REALITY CHECK: Of blood feuds and Balfour

Reflections on a trek to Albania’s Accursed Mountains region.

AN ALBANIAN man looks at a bunker that dates back to the Hoxha era. (photo credit: REUTERS)
AN ALBANIAN man looks at a bunker that dates back to the Hoxha era.
(photo credit: REUTERS)
Before going on a trek in Albania’s Accursed Mountains region last month, I read Ismail Kadare’s excellent novel Broken April to get a sense of the place.
The central theme of the novel is how the past affects the present, and it tells the story of Gjorg Berisha, a 26-year-old Albanian man living in this mountainous region.
Under the Kanun, the traditional Albanian laws that superseded religion in this area, Gjorg is forced to murder the man who killed his brother. As a result of this, Gjorg himself will inevitably be killed, as the family of the man he murdered will seek its revenge.
The Kanun was primarily an oral tradition, first codified in the 15th century and set down in writing only in the last century. It governed all areas of life, including laws of marriage, property, work, honor, and crime and punishment.
After the Second World War, under the Communist dictatorship of Enver Hoxha, a period in which Albania was isolated from the rest of the world, the Kanun was repressed by the state authorities, and its practices – such as blood feuds – were stamped out.
With the fall of communism at the end of the last century, followed by a period of weak central government, the Kanun began to make a comeback, particularly in the northern region of the country. According to some reports, about 3,000 Albanian families are estimated to be involved in blood feuds, leading to the deaths of 10,000 people since the 1990s.
Kadare’s haunting book describes, in sparse, elegant language, all the rituals involved in a blood feud, including how a person who has just killed a man (according to the Kanun, women cannot be a target in a blood feud, nor own property) has to attend both the funeral of his victim and the post-funeral meal at his victim’s house, despite everybody knowing that he was the person who pulled the trigger.
In fact, for the first 15 days after a killing, the killer cannot be harmed by his victim’s family. During these two weeks, he has to spend his time in a tower of refuge, waiting to see whether the two families can agree to a cease-fire between them or whether the bloodletting will continue.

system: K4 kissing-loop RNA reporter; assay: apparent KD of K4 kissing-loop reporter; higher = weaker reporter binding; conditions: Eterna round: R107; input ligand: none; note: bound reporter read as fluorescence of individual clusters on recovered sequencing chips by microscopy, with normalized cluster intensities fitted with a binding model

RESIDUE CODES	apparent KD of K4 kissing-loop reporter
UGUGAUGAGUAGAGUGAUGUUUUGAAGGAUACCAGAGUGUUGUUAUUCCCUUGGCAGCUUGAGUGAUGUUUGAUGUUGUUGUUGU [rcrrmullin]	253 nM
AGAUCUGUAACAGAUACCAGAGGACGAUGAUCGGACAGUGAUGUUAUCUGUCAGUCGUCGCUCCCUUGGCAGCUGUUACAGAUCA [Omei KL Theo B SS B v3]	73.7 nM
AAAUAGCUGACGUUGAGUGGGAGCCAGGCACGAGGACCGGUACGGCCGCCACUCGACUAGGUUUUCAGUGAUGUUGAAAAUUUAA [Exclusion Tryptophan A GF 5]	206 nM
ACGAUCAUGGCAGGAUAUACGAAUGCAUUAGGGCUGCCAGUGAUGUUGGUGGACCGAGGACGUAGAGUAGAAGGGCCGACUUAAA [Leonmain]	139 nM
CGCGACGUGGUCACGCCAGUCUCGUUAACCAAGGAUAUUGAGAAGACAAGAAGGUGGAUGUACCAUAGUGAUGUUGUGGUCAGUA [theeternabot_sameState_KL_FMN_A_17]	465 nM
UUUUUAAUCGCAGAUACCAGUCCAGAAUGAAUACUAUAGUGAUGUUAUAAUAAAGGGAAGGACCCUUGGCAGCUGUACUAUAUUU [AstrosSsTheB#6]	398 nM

During Hoxha’s dictatorship, the Communists destroyed these towers of refuge, as part of their clampdown against the Kanun.
One tower, however, in the village of Thethi, has survived.
One afternoon on our trek, we made our way there.
We were a group of Israelis, led by an excellent Israeli tour leader, Jan-Shai Deniz, and we sat cross-legged on the floor at the top of this tower, listening to a local man tell tales of the Kanun.
On the wall of the room were photographs of men who had stayed in the tower for refuge, only later to be killed as the families failed to reach an agreement. As we learned more and more of the Kanun, heard the detailed descriptions governing the traditions of the blood feuds, we Israelis were shocked by the cruelty and futility of this practice and by the fact that some Albanians still see the Kanun as a guide for how they should live their lives.
But later on, while reflecting on Kadare’s novel and how the past affects the present, it struck me that, particularly as Israelis, we had no right to be so shocked by what we saw as the primitiveness of the Kanun. As a nation we live in a blood feud, created, like many Albanian feuds, over an argument about land rights. We, too, live in a cycle of terrorist attacks and reprisals, each with its own set of carefully calibrated reactions.
There is no reason we should accept this as an inevitable part of our life, just as Albanians have no need to let the traditions of the past impact their modern life.
Blood feuds and land disputes can be solved through negotiation and a desire to put the past behind us in order to create a better future.
One step forward, on the Israeli side, would be considering, as we celebrate this week the centenary of the Balfour Declaration, whether we as Zionists have lived up to Balfour’s admonition to do nothing that “may prejudice the civil and religious rights of existing non-Jewish communities in Palestine.”
Changing a mind-set, though, requires first of all a clear self-evaluation, something that as a nation we are unfortunately ill-equipped to do right now, led as we are by a prime minister for whom national victimhood, rather than self-confidence, is the natural state of affairs.
The writer is a former editor-in-chief of The Jerusalem Post.